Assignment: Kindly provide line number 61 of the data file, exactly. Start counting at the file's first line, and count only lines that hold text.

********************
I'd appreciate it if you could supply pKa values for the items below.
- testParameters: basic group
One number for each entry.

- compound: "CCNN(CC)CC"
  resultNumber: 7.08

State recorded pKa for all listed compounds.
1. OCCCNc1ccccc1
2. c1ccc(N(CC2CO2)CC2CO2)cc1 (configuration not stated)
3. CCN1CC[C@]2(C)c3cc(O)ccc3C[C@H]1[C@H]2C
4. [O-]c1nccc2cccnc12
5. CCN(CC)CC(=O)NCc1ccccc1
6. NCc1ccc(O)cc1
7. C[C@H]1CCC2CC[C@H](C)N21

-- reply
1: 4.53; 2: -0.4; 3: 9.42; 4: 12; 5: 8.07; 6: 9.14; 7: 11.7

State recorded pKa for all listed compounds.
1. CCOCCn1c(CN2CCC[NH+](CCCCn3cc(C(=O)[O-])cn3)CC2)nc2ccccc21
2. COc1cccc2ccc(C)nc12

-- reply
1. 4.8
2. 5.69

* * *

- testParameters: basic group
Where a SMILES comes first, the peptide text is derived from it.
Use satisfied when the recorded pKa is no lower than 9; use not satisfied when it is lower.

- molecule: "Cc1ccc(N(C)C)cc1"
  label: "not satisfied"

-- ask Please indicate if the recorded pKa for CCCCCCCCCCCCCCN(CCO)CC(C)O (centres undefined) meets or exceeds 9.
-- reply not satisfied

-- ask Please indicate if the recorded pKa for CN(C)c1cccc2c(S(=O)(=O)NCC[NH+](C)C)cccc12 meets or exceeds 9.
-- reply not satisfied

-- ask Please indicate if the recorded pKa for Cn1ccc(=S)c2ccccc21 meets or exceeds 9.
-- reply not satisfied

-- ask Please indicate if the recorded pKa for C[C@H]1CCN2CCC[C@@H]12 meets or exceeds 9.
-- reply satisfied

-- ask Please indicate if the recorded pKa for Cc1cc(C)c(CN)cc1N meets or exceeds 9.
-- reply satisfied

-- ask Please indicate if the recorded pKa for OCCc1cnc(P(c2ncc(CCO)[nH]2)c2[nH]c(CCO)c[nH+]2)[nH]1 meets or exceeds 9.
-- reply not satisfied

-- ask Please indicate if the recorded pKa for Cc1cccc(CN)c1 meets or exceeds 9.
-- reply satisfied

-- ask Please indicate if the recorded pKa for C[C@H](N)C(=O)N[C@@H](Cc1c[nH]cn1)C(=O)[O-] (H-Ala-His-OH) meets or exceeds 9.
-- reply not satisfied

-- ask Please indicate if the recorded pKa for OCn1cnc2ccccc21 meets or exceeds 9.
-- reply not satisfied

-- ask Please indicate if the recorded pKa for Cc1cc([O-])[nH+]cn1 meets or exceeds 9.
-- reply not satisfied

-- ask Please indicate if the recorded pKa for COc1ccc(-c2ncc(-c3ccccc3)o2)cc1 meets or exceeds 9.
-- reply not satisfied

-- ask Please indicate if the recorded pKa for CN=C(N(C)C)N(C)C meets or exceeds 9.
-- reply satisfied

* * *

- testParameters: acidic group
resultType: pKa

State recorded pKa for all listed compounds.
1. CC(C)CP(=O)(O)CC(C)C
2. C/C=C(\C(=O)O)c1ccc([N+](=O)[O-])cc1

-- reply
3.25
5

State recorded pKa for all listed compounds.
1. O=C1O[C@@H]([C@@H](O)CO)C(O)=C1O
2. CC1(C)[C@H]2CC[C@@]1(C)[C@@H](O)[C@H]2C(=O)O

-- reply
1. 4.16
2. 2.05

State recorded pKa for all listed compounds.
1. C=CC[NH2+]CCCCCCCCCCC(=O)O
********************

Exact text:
State recorded pKa for all listed compounds.